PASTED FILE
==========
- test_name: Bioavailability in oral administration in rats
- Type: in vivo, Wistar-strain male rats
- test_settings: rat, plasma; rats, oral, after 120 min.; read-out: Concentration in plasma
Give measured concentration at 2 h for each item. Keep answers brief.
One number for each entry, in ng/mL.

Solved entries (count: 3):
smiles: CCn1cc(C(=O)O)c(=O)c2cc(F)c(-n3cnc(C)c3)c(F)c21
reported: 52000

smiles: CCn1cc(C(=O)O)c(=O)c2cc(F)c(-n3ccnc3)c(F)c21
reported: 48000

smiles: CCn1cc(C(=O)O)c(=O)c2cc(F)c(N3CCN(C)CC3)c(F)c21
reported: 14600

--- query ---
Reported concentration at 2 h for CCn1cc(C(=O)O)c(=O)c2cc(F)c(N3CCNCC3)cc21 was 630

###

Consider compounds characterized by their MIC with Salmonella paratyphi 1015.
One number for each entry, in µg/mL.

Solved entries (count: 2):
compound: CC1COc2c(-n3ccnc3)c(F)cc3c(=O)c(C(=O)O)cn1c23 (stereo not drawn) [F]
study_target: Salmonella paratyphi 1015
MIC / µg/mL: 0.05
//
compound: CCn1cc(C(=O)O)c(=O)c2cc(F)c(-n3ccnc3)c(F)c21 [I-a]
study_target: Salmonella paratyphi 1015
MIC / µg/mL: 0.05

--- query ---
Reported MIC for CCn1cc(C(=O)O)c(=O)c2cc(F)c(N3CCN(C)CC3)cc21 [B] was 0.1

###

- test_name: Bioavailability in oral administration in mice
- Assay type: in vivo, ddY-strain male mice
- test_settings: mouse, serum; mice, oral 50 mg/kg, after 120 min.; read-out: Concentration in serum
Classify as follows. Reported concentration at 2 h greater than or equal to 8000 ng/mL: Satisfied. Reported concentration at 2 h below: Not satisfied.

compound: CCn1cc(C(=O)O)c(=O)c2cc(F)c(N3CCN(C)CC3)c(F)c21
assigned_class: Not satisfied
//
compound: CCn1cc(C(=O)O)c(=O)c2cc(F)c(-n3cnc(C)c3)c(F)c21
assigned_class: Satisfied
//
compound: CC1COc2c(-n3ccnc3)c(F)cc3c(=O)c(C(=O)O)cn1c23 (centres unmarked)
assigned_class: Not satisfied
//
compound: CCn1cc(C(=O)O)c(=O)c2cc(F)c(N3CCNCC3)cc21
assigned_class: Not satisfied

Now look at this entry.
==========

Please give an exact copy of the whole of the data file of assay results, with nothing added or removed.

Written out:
- test_name: Bioavailability in oral administration in rats
- Type: in vivo, Wistar-strain male rats
- test_settings: rat, plasma; rats, oral, after 120 min.; read-out: Concentration in plasma
Give measured concentration at 2 h for each item. Keep answers brief.
One number for each entry, in ng/mL.

Solved entries (count: 3):
smiles: CCn1cc(C(=O)O)c(=O)c2cc(F)c(-n3cnc(C)c3)c(F)c21
reported: 52000

smiles: CCn1cc(C(=O)O)c(=O)c2cc(F)c(-n3ccnc3)c(F)c21
reported: 48000

smiles: CCn1cc(C(=O)O)c(=O)c2cc(F)c(N3CCN(C)CC3)c(F)c21
reported: 14600

--- query ---
Reported concentration at 2 h for CCn1cc(C(=O)O)c(=O)c2cc(F)c(N3CCNCC3)cc21 was 630

###

Consider compounds characterized by their MIC with Salmonella paratyphi 1015.
One number for each entry, in µg/mL.

Solved entries (count: 2):
compound: CC1COc2c(-n3ccnc3)c(F)cc3c(=O)c(C(=O)O)cn1c23 (stereo not drawn) [F]
study_target: Salmonella paratyphi 1015
MIC / µg/mL: 0.05
//
compound: CCn1cc(C(=O)O)c(=O)c2cc(F)c(-n3ccnc3)c(F)c21 [I-a]
study_target: Salmonella paratyphi 1015
MIC / µg/mL: 0.05

--- query ---
Reported MIC for CCn1cc(C(=O)O)c(=O)c2cc(F)c(N3CCN(C)CC3)cc21 [B] was 0.1

###

- test_name: Bioavailability in oral administration in mice
- Assay type: in vivo, ddY-strain male mice
- test_settings: mouse, serum; mice, oral 50 mg/kg, after 120 min.; read-out: Concentration in serum
Classify as follows. Reported concentration at 2 h greater than or equal to 8000 ng/mL: Satisfied. Reported concentration at 2 h below: Not satisfied.

compound: CCn1cc(C(=O)O)c(=O)c2cc(F)c(N3CCN(C)CC3)c(F)c21
assigned_class: Not satisfied
//
compound: CCn1cc(C(=O)O)c(=O)c2cc(F)c(-n3cnc(C)c3)c(F)c21
assigned_class: Satisfied
//
compound: CC1COc2c(-n3ccnc3)c(F)cc3c(=O)c(C(=O)O)cn1c23 (centres unmarked)
assigned_class: Not satisfied
//
compound: CCn1cc(C(=O)O)c(=O)c2cc(F)c(N3CCNCC3)cc21
assigned_class: Not satisfied

Now look at this entry.